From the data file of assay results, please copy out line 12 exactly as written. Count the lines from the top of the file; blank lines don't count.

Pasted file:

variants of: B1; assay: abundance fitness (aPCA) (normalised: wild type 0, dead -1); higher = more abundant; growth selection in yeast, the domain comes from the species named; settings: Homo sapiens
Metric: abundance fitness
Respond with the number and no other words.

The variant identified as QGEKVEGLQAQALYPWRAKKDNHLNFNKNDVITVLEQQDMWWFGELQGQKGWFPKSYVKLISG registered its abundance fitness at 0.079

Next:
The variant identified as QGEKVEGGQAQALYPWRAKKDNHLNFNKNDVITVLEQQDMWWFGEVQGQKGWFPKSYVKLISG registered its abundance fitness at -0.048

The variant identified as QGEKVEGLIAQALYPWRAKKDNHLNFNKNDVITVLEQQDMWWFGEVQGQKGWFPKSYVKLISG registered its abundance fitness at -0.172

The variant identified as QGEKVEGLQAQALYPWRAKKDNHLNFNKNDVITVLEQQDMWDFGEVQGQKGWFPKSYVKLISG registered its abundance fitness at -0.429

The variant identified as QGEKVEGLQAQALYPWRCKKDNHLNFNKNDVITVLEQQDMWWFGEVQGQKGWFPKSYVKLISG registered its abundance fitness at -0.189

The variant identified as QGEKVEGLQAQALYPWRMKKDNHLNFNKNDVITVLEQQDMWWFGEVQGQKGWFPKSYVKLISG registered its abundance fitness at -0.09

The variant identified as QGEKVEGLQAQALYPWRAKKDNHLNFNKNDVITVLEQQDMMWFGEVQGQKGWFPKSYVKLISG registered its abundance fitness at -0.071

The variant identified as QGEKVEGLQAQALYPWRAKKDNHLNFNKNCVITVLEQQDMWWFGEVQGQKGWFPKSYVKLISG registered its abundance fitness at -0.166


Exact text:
The variant identified as QGEKVEGLQAQALYPWRAKKDNHLNFNKNCVITVLEQQDMWWFGEVQGQKGWFPKSYVKLISG registered its abundance fitness at -0.166